However, it should be noted that only highly qualified immigrants are able to increase GDP per capita and thus contribute to the income convergence of Latvia, Estonia and Lithuania with the rest of the EU. Low-skilled immigration, on the contrary, tends to reduce the average standard of living in a country. An additional argument against the mass influx of low-skilled workers is that the employment rate of those without a tertiary education degree in the Baltics is significantly lower than that in the EU7.
The myth of almost exhausted labour reserves in the Baltic countries may arise from the comparison of aggregate labour market indicators (such as unemployment or employment rates) over time or with the EU average. This superficial comparison does not take into account the fact that the employment of some population groups (e.g., upper-middle-aged men and youth) is still unacceptably low. Currently, the internal labour reserves exceed 25 thousand people in Estonia, 55 thousand in Latvia and 85 thousand in Lithuania, corresponding to 4%–7% of the total employment in these countries. Activating them through a favourable labour market regulation alone will not be enough. It is essential to significantly raise the quality of education and health standards, with a particular focus on ethnic minorities and people living in regions with low economic activity. In addition, the Baltic countries have a significant remigration potential, i.e. over half a million adults who have emigrated to the richest EU countries since the beginning of the century.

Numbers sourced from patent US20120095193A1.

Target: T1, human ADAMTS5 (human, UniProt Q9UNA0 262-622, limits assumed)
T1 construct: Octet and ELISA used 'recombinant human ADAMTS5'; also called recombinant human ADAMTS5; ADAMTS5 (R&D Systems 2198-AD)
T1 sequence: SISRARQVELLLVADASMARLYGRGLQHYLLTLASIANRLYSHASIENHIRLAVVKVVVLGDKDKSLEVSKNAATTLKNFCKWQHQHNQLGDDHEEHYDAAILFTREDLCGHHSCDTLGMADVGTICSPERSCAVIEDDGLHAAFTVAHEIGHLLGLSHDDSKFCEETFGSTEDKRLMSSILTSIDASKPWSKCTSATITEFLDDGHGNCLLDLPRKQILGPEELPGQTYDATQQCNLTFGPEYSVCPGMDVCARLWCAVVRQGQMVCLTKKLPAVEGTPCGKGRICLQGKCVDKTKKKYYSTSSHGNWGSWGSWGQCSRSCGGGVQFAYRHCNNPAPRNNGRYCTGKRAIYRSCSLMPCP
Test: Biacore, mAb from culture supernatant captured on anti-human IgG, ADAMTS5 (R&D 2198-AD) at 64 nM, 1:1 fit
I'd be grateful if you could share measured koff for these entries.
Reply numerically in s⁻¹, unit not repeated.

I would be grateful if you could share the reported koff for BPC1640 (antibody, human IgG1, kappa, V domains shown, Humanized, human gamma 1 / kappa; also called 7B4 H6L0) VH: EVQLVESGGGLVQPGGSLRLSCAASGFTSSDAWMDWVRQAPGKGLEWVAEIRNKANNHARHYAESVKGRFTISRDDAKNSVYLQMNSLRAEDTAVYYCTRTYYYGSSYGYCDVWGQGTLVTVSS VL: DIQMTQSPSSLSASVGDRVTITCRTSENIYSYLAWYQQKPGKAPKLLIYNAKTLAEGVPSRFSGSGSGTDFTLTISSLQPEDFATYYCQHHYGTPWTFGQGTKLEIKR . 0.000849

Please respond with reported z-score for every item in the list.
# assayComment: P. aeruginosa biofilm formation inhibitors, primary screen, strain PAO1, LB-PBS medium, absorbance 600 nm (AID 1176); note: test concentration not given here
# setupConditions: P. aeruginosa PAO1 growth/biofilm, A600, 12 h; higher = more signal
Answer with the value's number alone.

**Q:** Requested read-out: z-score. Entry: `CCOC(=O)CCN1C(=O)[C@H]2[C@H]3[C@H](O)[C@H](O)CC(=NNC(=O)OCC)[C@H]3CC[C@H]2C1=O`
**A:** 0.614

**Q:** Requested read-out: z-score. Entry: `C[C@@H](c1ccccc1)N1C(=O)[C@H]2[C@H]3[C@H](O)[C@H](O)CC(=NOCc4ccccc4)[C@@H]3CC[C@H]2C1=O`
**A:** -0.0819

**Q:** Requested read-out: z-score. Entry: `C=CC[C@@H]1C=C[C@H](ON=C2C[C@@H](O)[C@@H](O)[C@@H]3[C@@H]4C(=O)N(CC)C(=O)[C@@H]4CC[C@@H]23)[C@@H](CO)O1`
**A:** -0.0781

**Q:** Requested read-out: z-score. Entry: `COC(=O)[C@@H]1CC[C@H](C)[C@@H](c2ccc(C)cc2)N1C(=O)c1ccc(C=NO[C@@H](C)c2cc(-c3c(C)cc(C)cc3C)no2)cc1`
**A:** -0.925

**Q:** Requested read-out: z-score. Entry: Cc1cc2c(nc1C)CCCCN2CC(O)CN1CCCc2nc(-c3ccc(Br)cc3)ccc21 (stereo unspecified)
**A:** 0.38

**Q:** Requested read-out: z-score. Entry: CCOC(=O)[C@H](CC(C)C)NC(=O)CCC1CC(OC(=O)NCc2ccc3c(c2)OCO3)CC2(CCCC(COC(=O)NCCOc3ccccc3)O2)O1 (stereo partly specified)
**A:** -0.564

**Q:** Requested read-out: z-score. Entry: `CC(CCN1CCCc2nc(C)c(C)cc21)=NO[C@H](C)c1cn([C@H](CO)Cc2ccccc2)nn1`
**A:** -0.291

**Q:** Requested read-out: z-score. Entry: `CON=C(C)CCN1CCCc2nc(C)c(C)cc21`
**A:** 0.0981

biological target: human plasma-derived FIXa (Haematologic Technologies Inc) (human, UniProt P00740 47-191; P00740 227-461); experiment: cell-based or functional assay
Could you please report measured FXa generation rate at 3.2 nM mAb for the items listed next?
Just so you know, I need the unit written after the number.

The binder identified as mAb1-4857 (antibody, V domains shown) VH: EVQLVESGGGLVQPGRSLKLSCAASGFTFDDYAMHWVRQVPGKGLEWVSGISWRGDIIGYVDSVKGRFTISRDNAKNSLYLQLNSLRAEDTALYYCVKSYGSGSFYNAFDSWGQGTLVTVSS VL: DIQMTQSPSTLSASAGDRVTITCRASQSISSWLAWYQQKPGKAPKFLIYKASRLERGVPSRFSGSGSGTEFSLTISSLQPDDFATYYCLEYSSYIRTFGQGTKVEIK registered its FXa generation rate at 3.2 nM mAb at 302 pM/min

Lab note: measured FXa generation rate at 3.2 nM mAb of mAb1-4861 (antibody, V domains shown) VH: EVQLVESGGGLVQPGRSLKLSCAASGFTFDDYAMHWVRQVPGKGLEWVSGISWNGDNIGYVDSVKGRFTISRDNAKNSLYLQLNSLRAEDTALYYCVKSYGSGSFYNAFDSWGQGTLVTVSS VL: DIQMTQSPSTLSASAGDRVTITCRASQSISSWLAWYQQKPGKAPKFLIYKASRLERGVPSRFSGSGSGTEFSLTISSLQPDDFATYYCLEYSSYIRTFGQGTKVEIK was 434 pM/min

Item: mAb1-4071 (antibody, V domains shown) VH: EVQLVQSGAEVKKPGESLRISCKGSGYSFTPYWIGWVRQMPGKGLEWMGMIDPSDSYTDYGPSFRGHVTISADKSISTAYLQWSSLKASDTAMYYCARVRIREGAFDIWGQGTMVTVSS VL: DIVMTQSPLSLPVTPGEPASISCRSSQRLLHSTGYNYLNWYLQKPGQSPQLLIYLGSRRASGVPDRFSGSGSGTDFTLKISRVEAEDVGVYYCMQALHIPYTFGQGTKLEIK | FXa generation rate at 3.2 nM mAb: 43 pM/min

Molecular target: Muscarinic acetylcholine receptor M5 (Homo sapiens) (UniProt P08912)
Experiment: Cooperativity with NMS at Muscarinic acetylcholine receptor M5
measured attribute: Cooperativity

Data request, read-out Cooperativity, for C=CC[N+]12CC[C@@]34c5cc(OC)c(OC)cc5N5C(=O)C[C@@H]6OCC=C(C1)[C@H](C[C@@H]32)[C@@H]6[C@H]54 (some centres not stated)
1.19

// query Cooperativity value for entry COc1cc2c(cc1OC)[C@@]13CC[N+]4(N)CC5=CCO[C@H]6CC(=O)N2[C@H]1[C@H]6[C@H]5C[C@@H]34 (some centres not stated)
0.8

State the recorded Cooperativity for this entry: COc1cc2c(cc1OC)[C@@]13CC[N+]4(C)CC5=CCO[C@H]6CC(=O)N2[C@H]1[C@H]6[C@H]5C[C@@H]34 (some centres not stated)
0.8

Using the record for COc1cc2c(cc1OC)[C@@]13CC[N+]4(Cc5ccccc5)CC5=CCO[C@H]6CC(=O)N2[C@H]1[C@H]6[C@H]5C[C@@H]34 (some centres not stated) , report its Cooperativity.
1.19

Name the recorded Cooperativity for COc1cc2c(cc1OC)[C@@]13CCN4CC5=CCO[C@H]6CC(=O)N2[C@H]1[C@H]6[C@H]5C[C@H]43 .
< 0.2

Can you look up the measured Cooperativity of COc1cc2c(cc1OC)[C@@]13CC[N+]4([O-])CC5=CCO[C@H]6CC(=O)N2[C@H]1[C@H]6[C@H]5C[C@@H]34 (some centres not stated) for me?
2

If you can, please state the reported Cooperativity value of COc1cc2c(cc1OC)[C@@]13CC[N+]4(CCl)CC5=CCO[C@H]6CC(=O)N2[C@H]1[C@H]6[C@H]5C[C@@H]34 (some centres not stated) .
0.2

The article is based on the discussion paper "Anatomy of labour reserves in the Baltic countries: a snapshot 15 years after the EU accession".
 EU7 includes Germany, Austria, Denmark, Netherlands, Sweden, Czech Republic and the UK.